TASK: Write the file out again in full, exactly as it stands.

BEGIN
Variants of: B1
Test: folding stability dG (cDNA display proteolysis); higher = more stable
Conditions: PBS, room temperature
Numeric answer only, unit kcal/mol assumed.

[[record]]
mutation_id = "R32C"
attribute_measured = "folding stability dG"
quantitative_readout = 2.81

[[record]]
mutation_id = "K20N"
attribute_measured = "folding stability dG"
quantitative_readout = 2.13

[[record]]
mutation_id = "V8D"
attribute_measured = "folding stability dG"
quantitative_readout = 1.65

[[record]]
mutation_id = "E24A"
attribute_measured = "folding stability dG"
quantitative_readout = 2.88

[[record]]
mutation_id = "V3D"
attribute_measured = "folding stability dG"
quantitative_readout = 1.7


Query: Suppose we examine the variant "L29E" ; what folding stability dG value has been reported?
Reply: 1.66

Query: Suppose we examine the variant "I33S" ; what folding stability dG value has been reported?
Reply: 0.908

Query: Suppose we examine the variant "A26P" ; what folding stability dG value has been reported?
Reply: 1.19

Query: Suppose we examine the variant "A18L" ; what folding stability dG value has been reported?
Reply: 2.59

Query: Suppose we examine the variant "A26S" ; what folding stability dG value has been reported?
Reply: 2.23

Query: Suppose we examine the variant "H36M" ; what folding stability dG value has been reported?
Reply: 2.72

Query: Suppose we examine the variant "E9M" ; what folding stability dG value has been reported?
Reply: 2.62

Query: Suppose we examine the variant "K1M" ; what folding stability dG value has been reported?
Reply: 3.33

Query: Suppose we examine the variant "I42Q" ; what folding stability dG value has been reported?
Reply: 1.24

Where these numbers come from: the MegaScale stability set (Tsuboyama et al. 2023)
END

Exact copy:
Variants of: B1
Test: folding stability dG (cDNA display proteolysis); higher = more stable
Conditions: PBS, room temperature
Numeric answer only, unit kcal/mol assumed.

[[record]]
mutation_id = "R32C"
attribute_measured = "folding stability dG"
quantitative_readout = 2.81

[[record]]
mutation_id = "K20N"
attribute_measured = "folding stability dG"
quantitative_readout = 2.13

[[record]]
mutation_id = "V8D"
attribute_measured = "folding stability dG"
quantitative_readout = 1.65

[[record]]
mutation_id = "E24A"
attribute_measured = "folding stability dG"
quantitative_readout = 2.88

[[record]]
mutation_id = "V3D"
attribute_measured = "folding stability dG"
quantitative_readout = 1.7


Query: Suppose we examine the variant "L29E" ; what folding stability dG value has been reported?
Reply: 1.66

Query: Suppose we examine the variant "I33S" ; what folding stability dG value has been reported?
Reply: 0.908

Query: Suppose we examine the variant "A26P" ; what folding stability dG value has been reported?
Reply: 1.19

Query: Suppose we examine the variant "A18L" ; what folding stability dG value has been reported?
Reply: 2.59

Query: Suppose we examine the variant "A26S" ; what folding stability dG value has been reported?
Reply: 2.23

Query: Suppose we examine the variant "H36M" ; what folding stability dG value has been reported?
Reply: 2.72

Query: Suppose we examine the variant "E9M" ; what folding stability dG value has been reported?
Reply: 2.62

Query: Suppose we examine the variant "K1M" ; what folding stability dG value has been reported?
Reply: 3.33

Query: Suppose we examine the variant "I42Q" ; what folding stability dG value has been reported?
Reply: 1.24

Where these numbers come from: the MegaScale stability set (Tsuboyama et al. 2023)